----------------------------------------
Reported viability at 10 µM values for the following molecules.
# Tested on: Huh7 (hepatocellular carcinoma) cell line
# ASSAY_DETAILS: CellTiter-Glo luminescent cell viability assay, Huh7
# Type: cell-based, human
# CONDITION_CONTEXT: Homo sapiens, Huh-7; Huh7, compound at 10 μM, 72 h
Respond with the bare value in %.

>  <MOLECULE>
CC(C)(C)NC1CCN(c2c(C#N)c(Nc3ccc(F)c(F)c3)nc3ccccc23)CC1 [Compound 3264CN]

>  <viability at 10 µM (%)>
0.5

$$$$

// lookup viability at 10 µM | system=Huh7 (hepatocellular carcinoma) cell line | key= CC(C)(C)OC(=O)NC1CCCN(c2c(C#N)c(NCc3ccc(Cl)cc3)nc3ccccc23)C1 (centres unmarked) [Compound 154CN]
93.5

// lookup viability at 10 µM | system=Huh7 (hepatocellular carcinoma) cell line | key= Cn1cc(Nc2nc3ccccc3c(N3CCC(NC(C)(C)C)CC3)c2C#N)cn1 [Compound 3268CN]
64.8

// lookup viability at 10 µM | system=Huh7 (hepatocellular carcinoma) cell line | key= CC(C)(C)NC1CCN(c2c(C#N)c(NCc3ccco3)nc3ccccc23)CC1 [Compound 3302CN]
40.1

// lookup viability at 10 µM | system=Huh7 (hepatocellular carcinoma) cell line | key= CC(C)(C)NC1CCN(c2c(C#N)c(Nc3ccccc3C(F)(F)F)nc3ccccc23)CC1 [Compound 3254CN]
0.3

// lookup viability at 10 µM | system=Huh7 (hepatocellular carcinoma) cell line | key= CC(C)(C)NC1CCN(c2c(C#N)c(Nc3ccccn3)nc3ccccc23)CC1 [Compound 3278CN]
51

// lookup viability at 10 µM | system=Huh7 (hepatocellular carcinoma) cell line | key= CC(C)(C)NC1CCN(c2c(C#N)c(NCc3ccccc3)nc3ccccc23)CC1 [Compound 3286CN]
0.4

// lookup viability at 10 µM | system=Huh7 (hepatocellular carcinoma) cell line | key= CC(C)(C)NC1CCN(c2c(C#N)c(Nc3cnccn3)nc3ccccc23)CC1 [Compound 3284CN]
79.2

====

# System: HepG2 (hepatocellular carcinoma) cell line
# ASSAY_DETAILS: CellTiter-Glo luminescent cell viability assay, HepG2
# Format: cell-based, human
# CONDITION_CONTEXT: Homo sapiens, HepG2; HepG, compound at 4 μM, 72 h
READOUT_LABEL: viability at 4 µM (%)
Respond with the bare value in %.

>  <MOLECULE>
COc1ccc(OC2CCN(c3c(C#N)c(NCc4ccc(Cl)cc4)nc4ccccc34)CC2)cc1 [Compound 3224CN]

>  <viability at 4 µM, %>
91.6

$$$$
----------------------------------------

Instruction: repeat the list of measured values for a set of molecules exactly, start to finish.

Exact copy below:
Reported viability at 10 µM values for the following molecules.
# Tested on: Huh7 (hepatocellular carcinoma) cell line
# ASSAY_DETAILS: CellTiter-Glo luminescent cell viability assay, Huh7
# Type: cell-based, human
# CONDITION_CONTEXT: Homo sapiens, Huh-7; Huh7, compound at 10 μM, 72 h
Respond with the bare value in %.

>  <MOLECULE>
CC(C)(C)NC1CCN(c2c(C#N)c(Nc3ccc(F)c(F)c3)nc3ccccc23)CC1 [Compound 3264CN]

>  <viability at 10 µM (%)>
0.5

$$$$

// lookup viability at 10 µM | system=Huh7 (hepatocellular carcinoma) cell line | key= CC(C)(C)OC(=O)NC1CCCN(c2c(C#N)c(NCc3ccc(Cl)cc3)nc3ccccc23)C1 (centres unmarked) [Compound 154CN]
93.5

// lookup viability at 10 µM | system=Huh7 (hepatocellular carcinoma) cell line | key= Cn1cc(Nc2nc3ccccc3c(N3CCC(NC(C)(C)C)CC3)c2C#N)cn1 [Compound 3268CN]
64.8

// lookup viability at 10 µM | system=Huh7 (hepatocellular carcinoma) cell line | key= CC(C)(C)NC1CCN(c2c(C#N)c(NCc3ccco3)nc3ccccc23)CC1 [Compound 3302CN]
40.1

// lookup viability at 10 µM | system=Huh7 (hepatocellular carcinoma) cell line | key= CC(C)(C)NC1CCN(c2c(C#N)c(Nc3ccccc3C(F)(F)F)nc3ccccc23)CC1 [Compound 3254CN]
0.3

// lookup viability at 10 µM | system=Huh7 (hepatocellular carcinoma) cell line | key= CC(C)(C)NC1CCN(c2c(C#N)c(Nc3ccccn3)nc3ccccc23)CC1 [Compound 3278CN]
51

// lookup viability at 10 µM | system=Huh7 (hepatocellular carcinoma) cell line | key= CC(C)(C)NC1CCN(c2c(C#N)c(NCc3ccccc3)nc3ccccc23)CC1 [Compound 3286CN]
0.4

// lookup viability at 10 µM | system=Huh7 (hepatocellular carcinoma) cell line | key= CC(C)(C)NC1CCN(c2c(C#N)c(Nc3cnccn3)nc3ccccc23)CC1 [Compound 3284CN]
79.2

====

# System: HepG2 (hepatocellular carcinoma) cell line
# ASSAY_DETAILS: CellTiter-Glo luminescent cell viability assay, HepG2
# Format: cell-based, human
# CONDITION_CONTEXT: Homo sapiens, HepG2; HepG, compound at 4 μM, 72 h
READOUT_LABEL: viability at 4 µM (%)
Respond with the bare value in %.

>  <MOLECULE>
COc1ccc(OC2CCN(c3c(C#N)c(NCc4ccc(Cl)cc4)nc4ccccc34)CC2)cc1 [Compound 3224CN]

>  <viability at 4 µM, %>
91.6

$$$$